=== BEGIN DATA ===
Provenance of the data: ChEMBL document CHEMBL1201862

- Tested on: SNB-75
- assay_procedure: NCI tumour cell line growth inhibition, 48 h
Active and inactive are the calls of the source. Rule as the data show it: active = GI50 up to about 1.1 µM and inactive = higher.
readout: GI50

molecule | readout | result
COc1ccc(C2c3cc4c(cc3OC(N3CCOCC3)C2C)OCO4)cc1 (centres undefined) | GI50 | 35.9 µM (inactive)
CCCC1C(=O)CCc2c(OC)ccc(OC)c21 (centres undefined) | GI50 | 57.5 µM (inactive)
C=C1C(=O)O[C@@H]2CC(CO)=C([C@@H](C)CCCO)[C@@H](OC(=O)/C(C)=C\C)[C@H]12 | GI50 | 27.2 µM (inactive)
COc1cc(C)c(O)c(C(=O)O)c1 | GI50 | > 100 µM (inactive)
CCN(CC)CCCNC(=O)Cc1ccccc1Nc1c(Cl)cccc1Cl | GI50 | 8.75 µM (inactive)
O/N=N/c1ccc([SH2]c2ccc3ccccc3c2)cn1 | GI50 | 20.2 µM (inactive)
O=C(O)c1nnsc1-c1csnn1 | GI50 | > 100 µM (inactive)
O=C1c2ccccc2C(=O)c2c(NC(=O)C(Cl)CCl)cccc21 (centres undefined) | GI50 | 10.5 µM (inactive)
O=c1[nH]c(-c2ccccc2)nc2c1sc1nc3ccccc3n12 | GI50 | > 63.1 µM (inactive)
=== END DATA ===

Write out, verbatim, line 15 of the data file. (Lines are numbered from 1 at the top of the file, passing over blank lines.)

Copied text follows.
O=c1[nH]c(-c2ccccc2)nc2c1sc1nc3ccccc3n12 | GI50 | > 63.1 µM (inactive)